But, what is surprising, shocking even, is what the Report fails to address and the President’s absolute obliviousness to reading a Report both for what is there and what is not there. The Report does not answer questions about the man with a cane circling the area in question. Indeed, initially, the police thought this man (what is his race might be relevant) was the alleged wrongdoer or trespasser. No outcomes on who this was. No investigation it seems. Gee, that’s odd. Did I miss a section of the Report perhaps?

Then, the employee in question is reinstated. No mention is made of re-training. No mention is made about assumptions made that need to be corrected. No mention is made of the failure of the caller to reach out to other employees nearby who could have explained the student’s presence — rightful presence. Where is all this in the report? Might the employee caller have issued an apology to the student? Did I miss that happening? Did I miss sections of the Report on suggested discipline for the caller?

Now, here’s some added items which the Report fails to address: the deep assumptions folks make about minorities; the fact that the first response is police intervention rather than communication and the absolute failure to observe carefully. I get that we don’t want strangers on our campus or in our campus building (or office buildings or cafeterias or waiting rooms). One point: they are in all of these places in a city with a sizable homeless population.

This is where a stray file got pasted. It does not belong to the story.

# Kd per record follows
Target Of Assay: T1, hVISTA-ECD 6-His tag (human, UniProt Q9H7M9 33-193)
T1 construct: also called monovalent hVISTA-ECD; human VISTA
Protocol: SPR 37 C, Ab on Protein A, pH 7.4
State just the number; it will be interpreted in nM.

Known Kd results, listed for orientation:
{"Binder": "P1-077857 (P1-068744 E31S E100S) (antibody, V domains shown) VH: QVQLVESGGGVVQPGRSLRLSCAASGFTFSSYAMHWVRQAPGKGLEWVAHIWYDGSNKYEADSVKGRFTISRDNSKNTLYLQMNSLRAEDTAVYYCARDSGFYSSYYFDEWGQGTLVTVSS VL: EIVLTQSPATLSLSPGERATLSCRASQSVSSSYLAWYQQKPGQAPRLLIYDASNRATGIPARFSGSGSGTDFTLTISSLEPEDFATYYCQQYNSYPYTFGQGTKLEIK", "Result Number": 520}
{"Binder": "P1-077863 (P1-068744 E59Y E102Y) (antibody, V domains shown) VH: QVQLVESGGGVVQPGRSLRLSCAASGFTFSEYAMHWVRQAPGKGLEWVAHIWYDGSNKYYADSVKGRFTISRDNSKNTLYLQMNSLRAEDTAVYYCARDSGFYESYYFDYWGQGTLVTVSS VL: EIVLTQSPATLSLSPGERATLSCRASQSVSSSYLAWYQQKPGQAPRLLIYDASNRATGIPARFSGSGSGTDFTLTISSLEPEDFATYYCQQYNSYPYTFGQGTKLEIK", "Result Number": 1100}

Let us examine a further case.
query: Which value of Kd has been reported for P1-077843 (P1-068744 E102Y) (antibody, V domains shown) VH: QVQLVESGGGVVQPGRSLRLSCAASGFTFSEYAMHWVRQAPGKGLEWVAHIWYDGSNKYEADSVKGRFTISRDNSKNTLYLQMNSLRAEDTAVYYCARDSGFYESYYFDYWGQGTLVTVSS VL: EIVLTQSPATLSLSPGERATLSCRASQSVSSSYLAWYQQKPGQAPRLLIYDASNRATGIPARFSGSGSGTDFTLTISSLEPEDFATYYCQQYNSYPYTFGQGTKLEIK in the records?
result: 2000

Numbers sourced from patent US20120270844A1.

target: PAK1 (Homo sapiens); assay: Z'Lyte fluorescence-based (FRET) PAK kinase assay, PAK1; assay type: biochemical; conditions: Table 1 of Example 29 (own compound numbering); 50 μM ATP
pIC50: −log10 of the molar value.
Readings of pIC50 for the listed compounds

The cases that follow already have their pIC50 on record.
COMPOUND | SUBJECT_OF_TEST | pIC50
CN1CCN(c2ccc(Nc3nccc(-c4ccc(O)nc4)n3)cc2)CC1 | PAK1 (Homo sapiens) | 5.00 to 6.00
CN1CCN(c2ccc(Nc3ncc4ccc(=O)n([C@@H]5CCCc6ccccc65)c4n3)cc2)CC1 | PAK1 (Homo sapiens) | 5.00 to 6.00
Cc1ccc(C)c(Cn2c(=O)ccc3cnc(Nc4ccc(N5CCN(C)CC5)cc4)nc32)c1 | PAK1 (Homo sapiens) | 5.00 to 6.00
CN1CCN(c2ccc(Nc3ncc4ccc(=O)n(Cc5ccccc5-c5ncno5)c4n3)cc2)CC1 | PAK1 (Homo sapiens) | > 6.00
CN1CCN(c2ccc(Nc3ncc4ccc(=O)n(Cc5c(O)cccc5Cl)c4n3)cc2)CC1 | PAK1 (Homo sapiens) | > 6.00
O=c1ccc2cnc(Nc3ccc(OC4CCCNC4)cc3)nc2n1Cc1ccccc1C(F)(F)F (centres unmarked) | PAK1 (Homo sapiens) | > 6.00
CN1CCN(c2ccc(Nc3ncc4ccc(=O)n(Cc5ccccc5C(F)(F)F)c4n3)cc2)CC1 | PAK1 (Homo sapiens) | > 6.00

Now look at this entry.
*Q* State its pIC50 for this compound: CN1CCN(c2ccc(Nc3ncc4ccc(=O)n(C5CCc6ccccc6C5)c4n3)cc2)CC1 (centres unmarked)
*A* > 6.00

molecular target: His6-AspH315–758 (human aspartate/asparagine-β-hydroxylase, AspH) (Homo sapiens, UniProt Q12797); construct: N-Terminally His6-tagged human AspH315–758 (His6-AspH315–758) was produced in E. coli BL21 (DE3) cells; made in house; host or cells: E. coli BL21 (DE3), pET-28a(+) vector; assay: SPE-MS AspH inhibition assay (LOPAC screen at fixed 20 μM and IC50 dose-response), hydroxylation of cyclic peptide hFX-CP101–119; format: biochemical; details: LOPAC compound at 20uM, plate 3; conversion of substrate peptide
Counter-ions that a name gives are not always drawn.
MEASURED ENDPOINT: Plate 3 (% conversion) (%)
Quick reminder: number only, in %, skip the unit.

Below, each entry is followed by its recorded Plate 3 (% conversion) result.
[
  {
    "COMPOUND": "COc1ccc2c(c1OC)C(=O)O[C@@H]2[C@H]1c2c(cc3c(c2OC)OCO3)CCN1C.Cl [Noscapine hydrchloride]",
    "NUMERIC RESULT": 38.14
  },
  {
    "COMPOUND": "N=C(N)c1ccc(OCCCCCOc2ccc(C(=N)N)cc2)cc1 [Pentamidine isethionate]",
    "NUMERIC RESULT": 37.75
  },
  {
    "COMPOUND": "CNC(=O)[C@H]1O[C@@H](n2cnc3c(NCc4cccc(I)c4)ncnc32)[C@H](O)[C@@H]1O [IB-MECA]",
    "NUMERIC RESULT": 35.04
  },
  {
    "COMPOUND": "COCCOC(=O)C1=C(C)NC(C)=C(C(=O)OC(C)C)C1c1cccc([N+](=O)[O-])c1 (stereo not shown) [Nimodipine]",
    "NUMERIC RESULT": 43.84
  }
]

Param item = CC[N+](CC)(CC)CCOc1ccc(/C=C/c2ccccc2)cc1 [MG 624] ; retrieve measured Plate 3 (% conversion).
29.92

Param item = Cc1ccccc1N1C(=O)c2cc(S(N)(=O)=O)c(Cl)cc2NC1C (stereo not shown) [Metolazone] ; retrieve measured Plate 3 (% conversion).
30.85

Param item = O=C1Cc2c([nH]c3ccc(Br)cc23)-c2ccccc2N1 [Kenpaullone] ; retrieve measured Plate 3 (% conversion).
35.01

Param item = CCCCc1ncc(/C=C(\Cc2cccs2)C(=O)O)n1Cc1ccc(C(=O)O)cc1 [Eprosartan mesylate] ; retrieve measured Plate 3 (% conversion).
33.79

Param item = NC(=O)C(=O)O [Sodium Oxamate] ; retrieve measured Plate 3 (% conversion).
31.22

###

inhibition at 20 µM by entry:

But, by all accounts, we had a young person eating and sitting on a sofa. Much is made of her sitting curled up on the sofa and the lack of air conditioning in the living room. Now tell me, a young person eating hardly seems dangerous. Police are needed for this? How about asking her question politely: Are you OK here? Can I find you a better cooler place to eat? Remind me what program you are with this summer.

No police needed. Words. Thoughtful words. Where were they?